We lost a good one recently.

Neil Peart, perhaps the greatest drummer of all time, and key member of the band Rush (a pretty good band for a bunch of Canadian farm boys!), had an incredibly stylish yet technically precise style that is still, to this day, unique and unrivalled. Rolling Stone, the great rock-n-roll magazine, said it best:

"His drum fills on songs like “Tom Sawyer” were pop hooks in their own right, each one an indelible mini-composition; his lengthy drum solos, carefully constructed and packed with drama, were highlights of every Rush concert."

If you have seen Rush play live, you know what they are talking about: pure rhythmic, thunderous, dynamic magic.

Throughout his career, Peart put in the time to continuously improve his "magic" by always asking himself how to be a better drummer. As an example, in the early 1990's, Peart become frustrated and bored with his drumming style. He wanted more "soul" in his drumming after listening to the drum stylings of late great Buddy Rich. Not being able to get the sound he wanted, he sought the counsel and teaching of Freddie Gruber, the beat guru to professional drummers.

Think about that for a second.

Here was Neal Peart in 1994, already considered the best drummer in the world by many music experts, seeking help through a teacher in order to improve his craft. It's noteworthy, and it worked - he achieved the soulful style he was looking for.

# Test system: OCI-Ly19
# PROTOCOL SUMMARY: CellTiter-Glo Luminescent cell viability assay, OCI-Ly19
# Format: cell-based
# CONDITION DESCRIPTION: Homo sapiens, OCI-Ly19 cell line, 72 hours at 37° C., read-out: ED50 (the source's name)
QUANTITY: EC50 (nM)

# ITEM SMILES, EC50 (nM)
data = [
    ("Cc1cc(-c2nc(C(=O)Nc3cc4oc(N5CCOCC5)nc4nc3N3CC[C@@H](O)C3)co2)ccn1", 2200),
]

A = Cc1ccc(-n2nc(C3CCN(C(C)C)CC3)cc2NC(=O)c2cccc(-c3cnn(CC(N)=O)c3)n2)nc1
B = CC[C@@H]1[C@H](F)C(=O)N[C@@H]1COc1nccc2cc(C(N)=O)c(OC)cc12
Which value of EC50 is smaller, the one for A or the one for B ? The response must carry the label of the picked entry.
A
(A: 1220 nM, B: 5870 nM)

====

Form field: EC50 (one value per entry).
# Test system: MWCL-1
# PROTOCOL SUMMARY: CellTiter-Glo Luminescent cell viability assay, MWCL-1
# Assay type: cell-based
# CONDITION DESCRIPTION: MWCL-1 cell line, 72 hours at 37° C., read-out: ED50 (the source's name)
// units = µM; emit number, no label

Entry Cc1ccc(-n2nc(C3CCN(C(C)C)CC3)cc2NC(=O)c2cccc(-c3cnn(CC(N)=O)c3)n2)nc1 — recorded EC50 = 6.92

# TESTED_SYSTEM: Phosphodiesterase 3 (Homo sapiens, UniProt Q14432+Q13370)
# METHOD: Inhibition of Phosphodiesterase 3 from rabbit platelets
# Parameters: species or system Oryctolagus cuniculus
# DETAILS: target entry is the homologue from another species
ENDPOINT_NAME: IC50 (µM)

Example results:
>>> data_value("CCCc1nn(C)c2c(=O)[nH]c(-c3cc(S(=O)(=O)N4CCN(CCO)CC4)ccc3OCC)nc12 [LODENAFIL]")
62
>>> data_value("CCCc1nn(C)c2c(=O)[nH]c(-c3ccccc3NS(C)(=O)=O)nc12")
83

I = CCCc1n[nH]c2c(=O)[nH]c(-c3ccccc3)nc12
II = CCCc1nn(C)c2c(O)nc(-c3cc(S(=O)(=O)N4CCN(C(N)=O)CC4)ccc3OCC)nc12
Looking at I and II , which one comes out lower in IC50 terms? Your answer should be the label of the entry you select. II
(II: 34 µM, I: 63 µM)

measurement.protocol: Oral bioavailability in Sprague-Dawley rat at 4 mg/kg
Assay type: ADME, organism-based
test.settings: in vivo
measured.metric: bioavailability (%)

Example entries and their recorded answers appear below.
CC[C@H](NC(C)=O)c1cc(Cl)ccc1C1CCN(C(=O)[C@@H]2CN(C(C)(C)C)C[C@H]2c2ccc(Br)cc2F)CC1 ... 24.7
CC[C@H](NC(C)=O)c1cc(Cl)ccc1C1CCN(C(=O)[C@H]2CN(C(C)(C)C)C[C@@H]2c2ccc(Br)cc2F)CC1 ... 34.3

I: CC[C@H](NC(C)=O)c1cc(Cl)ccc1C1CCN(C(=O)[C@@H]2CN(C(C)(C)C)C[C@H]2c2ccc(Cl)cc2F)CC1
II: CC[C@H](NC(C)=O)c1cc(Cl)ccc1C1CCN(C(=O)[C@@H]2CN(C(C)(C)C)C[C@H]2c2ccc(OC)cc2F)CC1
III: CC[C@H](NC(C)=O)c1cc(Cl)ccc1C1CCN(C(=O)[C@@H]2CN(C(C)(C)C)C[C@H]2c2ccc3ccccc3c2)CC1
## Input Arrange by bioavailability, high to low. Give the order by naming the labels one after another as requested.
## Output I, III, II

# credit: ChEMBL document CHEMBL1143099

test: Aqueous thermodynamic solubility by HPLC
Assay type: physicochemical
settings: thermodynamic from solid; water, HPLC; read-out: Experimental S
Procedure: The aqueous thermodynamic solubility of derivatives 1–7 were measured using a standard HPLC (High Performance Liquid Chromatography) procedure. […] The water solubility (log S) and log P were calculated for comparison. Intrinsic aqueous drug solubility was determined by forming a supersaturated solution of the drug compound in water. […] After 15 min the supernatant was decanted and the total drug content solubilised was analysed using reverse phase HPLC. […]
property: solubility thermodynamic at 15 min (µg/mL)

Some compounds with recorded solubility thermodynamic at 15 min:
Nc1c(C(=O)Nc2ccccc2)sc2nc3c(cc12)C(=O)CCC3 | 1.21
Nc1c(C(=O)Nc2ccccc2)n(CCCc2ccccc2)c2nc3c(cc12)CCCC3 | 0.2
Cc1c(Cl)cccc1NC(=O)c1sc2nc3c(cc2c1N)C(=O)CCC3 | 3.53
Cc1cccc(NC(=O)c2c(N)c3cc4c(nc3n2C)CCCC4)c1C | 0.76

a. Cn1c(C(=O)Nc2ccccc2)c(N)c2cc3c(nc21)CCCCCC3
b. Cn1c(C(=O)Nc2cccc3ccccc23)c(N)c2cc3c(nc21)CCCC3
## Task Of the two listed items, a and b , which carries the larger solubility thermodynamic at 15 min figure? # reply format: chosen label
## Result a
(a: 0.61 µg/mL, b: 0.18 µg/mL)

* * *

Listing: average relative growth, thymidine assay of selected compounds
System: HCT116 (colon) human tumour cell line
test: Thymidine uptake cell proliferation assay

With the fantastic investment returns we have enjoyed in capital markets recently, it is easy to feel like you have mastered the investment craft like Peart mastered drumming. It seems like all you need to do is buy an S&P 500 Index or technology exchange traded fund and enjoy the ride. You look and feel like an investment professional, a genius. However, these easy times are fleeting. No matter what your level of expertise is, there is always something to learn and ways to improve. There are always folks smarter than you to seek out for guidance on how to develop and grow.

As investment professionals, we do that by doubling down on our reading and seeking out those who are smarter than we are, have different perspectives and opinions, to learn from them. For most market participants that are not professionals, it really does pay to seek out investment and financial advisors that can help with creating wealth plans, proper asset allocations, and behavioral psychology. It is that last area where a professional can often help the most. It is very easy to be in the market today with these great investment returns. It is when things take a turn for the worse, when most non-professionals need emotional support to stay in the market and not acting in short-sighted ways that could negatively impact their long-term investment outcomes.

If you are non-professional investor and think investing is easy these days, be like Peart and get yourself a teacher to really help you improve and reach your full long-term investment potential. 

 

Photo by Josh Sorenson from Pexels.